5. I am genuinely baffled about this concern about coal and coal dust. I had a neighbor who heated his house with coal (this was as recently as the 1980s) and had the stuff shoveled into a huge bin in his garage. Nobody got sick from it. Yes, burning it generates CO2, which many people feel is a problem, but that will happen whether it moves through Edmonds or not. I cannot imagine that coal trains are going to throw a significant amount of coal dust into the air and affect anything at all. As for the coal itself, it’s dug out of the ground (including locally within the last hundred years) and is in no way dangerous. Coal miners develop problems because they are in tunnels underground digging at the stuff all day long. Much different situation.

    Oil trains, however, are potentially quite dangerous and can involve a very real and immediate and non-theoretical loss of life in the case of a derailment and fire. That is something that should be taken seriously and not be mixed up with what looks to me like a bunch of political posturing about global warming.

  6. Burlington Northern is owned by Warren Buffet, and he donates money to President Obama’s fund raising because he does not want oil transported by pipes, which this present administration has blocked regularly. in that case there WILL be oil on trains, which will increase as there is so much oil in Northern Dakota that there is a never ending supply, and how does it get out without the only means of being put on trains? No one has mentioned the noise factor yet. Why? It is constant some nights. Last Saturday there were 3 long, fast trains at 3.00 am , 3.05 am and 3.15 am all blowing their horns through our town, and this happens regularly and of course through the day. In the future we will be one long train noise and these trains will have our town divided from the ferry and the beach. Anyone caring about the noise?? Our City governors could have dealt with this aspect years ago and could find the money now to significantly reduce the noise! Instead, somewhere into the future (when ?) the Mayor wants to bundle a package for access to the beach, businesses and ferry. So how long will that all take? How about dealing with the noise factor FIRST.

      • Sirens, etc. are a different thing altogether, not as loud, not as frequent. Loud train horns are on the increase, and dominate as the things you mention do not. And the problem is amenable to improvement.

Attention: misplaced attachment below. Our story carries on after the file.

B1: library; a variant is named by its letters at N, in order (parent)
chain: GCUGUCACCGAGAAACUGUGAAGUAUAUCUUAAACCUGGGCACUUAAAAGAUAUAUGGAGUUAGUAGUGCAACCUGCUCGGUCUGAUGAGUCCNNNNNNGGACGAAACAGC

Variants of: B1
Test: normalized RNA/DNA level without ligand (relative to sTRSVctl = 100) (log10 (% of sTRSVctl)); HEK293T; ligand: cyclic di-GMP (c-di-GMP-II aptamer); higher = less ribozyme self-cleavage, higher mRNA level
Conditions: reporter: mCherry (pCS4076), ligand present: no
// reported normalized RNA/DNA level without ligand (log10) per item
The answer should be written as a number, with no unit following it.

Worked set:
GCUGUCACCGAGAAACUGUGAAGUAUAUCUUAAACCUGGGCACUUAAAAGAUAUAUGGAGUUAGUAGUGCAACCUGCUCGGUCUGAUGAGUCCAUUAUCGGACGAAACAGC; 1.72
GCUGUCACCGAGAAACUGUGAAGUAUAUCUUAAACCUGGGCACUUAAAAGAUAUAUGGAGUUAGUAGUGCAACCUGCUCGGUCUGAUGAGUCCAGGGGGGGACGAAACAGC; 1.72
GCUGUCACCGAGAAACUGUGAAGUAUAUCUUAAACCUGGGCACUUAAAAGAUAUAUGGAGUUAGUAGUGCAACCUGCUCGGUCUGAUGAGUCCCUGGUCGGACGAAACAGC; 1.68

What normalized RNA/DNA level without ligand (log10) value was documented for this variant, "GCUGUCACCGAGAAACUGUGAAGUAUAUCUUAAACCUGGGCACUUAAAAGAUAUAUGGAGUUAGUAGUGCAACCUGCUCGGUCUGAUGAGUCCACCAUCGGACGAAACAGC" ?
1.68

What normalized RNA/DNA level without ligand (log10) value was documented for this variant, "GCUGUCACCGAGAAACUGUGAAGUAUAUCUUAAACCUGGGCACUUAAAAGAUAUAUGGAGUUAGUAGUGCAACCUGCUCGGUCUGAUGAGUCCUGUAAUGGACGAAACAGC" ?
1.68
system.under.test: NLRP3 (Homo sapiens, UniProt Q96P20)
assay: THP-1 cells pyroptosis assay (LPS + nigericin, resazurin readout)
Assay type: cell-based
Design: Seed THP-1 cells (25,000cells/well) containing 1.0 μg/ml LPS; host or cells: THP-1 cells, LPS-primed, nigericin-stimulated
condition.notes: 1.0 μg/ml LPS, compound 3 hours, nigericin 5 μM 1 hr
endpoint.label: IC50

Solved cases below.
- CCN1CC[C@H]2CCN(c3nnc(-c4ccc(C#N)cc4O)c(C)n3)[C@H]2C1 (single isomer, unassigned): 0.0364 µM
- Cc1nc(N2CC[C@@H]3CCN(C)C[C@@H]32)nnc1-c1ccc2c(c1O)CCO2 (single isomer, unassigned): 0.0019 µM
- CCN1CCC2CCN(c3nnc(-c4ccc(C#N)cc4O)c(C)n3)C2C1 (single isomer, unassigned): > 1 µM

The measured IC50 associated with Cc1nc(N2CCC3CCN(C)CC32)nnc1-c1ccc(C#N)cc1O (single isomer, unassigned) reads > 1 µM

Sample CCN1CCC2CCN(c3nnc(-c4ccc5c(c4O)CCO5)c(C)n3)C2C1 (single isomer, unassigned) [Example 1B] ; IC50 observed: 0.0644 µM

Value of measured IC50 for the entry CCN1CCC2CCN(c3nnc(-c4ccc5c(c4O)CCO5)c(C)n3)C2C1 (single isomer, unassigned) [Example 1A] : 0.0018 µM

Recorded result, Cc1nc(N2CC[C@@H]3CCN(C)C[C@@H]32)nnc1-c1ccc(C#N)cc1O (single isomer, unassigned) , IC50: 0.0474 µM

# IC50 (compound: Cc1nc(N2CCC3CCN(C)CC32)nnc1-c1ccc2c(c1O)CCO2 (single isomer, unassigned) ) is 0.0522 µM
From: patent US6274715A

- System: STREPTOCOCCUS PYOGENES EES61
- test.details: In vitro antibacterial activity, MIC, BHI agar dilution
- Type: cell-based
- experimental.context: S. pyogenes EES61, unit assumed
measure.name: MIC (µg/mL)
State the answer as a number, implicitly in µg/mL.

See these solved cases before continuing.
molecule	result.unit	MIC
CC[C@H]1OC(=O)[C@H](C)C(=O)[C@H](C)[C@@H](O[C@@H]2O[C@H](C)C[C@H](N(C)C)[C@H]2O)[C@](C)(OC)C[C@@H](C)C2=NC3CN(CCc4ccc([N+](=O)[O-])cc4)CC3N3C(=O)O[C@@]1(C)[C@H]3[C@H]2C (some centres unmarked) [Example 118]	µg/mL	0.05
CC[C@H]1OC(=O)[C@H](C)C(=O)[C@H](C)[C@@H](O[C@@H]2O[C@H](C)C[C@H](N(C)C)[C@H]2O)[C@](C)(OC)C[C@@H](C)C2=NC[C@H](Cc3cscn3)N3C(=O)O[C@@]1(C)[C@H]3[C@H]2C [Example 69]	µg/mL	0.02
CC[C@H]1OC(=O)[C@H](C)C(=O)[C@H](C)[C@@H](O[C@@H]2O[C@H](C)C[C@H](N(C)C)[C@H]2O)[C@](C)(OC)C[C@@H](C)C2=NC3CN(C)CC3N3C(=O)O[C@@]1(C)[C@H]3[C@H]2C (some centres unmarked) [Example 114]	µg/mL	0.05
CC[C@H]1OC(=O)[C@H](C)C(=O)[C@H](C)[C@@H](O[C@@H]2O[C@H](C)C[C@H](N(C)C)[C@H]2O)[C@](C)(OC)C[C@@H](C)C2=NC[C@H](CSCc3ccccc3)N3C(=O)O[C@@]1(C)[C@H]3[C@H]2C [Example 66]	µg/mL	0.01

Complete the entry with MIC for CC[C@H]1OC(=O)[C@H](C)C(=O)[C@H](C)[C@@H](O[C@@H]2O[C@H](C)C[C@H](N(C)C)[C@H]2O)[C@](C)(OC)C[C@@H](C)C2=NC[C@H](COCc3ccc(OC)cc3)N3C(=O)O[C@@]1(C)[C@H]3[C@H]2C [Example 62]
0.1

• Laughing that anyone would entertain the thought that Obama is the only rewarded one……….pay to play……that is quite funny……..Buffets billions came in long before Obama and were from many, many entities. How silly of me to believe that when Obama (and I voted for Hillary anyway!) said he was going to get rails going at full speed (during campaign), I actually thought for travel of people, (you know, throw away the gas guzzling cars that are out there, which practically just about everyone owns, and the bigger the better) not dangerously threatening products that we have on those rails now (coal and Bakken oil and who knows what else, and not new news)……..Doesn’t seem to matter now which political bent you are, nobody in power or big business gives a ratz you know what in regards to the safety of the citizens of this country……and if we have a good example here at this liitle teeny tiny town level, which I really am hoping not.

        …….”corruption, broadly understood as placing private interests over the public good in public office, is at the root of what ails American democracy”…..as understood by Zephyr Teachout, Corruption in America: From Benjamin Franklin’s Snuff Box to Citizen United…..

        .”it is the most pressing threat that our democracy faces”………..”democracy” being the key word here

        Of course, there are some that blatantly just come out and say we are not a democracy!….I just have to say, Wow! I guess under the circumstances some could easily say that like it is a badge of honor…..Again, Wow! Isn’t democracy what we have been trying to set up in all the areas we have sent our military?

        I hope we are all working for the greater good now, and if not, I hope those that believe in the greater good step forward and let their voices be heard and those that are only working for the select few step aside…………..We have seen now how that does not work…………

  7. These issues may be important at some level, especially if you have politics and party affiliation types of interests. Thinking locally though, and looking forward 5, 10 and 20 years from now there is a serious potential for overwhelming congestion @ our waterfront. As this happens, the economic and geographic value of the Edmonds waterfront will be altered and likely diminish, increased train traffic will not enhance the waterfront experience.

    At the town hall meeting last night, the Mayor presented the long term arithmetic of it all. Check out the video.